Coon Hunt Court, in Columbia, could soon be renamed April Wind Circle.
The county has approved a request from the six households living there to change the name of their Columbia street to something less controversial.
Residents have called the name Coon Hunt Court "racist" and "offensive." The word "coon" has been widely used as a derogatory term for "black person" since 1837, according to the Online Etymology Dictionary. In recent years, residents of Coon Hunt Court, a small cul-de-sac in the Oakland Mills neighborhood of Thunder Hill, have seen their street sign disappear many times.
Street names in Thunder Hill, where Coon Hunt Court is located, come from the titles of paintings by Andrew Wyeth. The artist had a piece called "Raccoon," which led to the nearby "Raccoon Court." There was no "Coon Hunt," though. Rather, there was a piece entitled "The Coot Hunter," named for a type of bird found in Maine.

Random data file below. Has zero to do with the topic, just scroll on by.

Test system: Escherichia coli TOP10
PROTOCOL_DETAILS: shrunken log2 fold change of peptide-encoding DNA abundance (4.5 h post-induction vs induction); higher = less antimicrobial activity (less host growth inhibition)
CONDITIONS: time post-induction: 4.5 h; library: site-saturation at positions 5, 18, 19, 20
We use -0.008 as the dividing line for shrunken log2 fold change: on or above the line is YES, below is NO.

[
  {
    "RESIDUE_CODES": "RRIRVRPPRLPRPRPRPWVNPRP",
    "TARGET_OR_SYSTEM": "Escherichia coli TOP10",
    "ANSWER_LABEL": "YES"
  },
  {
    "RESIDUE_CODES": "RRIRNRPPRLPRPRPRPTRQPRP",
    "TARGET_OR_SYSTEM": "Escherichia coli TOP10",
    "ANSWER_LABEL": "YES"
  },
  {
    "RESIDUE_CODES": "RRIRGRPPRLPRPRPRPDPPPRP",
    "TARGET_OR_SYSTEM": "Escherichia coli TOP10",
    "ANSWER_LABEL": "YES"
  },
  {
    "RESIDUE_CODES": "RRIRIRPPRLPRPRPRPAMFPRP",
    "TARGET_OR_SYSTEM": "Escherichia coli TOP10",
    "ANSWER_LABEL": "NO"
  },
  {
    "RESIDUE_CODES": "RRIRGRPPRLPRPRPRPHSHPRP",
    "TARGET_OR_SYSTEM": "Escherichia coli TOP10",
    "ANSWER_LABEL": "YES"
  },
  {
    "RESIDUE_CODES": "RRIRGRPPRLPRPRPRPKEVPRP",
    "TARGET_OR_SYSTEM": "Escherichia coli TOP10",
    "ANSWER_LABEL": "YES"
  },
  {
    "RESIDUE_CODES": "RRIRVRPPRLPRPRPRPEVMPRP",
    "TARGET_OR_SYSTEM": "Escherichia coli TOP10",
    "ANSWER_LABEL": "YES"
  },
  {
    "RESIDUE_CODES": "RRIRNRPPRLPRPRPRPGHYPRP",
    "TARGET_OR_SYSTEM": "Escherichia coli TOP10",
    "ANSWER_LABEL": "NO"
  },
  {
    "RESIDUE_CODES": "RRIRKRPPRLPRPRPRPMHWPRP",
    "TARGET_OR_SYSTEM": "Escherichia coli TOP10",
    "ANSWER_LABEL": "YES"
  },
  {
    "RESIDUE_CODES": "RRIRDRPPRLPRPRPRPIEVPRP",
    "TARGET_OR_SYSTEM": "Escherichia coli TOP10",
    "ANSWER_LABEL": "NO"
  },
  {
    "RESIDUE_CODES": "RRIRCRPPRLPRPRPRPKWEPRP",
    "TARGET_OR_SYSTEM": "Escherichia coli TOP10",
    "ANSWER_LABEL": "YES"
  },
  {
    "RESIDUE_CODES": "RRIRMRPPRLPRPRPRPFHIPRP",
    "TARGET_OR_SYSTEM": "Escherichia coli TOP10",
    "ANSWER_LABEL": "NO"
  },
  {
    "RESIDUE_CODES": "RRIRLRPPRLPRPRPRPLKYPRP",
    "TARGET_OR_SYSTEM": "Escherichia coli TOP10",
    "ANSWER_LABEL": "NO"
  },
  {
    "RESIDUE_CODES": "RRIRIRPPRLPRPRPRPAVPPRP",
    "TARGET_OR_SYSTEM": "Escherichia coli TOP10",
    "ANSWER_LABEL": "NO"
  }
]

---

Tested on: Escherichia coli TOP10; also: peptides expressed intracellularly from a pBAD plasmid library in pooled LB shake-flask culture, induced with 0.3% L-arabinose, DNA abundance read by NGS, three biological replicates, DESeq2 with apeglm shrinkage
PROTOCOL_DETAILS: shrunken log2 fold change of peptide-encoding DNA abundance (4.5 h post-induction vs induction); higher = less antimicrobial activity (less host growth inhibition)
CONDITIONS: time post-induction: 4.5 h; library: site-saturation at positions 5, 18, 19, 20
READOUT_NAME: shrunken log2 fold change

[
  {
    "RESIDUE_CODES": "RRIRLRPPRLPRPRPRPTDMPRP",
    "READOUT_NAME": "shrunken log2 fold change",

About six months ago, a few of the residents, with the help of their County Council member, Calvin Ball, started a petition to get Coon Hunt Court changed, suggesting names of actual Wyeth paintings as possible new names. All six households signed the petition, which was required under county rules for renaming a street, and the residents agreed on three possible names to submit to the county.
Earlier this month, the county Department of Planning and Zoning accepted the petition and the residents' preferred name of April Wind Circle. Before the name change is final, it must be approved by the county Planning Board, which is scheduled to hold a public hearing on the issue Sept. 6.
If the Planning Board approves the name change, the Department of Public Works can move forward with replacing the street sign.
"The street name Coon Hunt Court is not only unsettling, but it also doesn't represent our community and the society of diversity and acceptance we live in today," Ball said in a statement.Copyright © 2015, The Baltimore Sun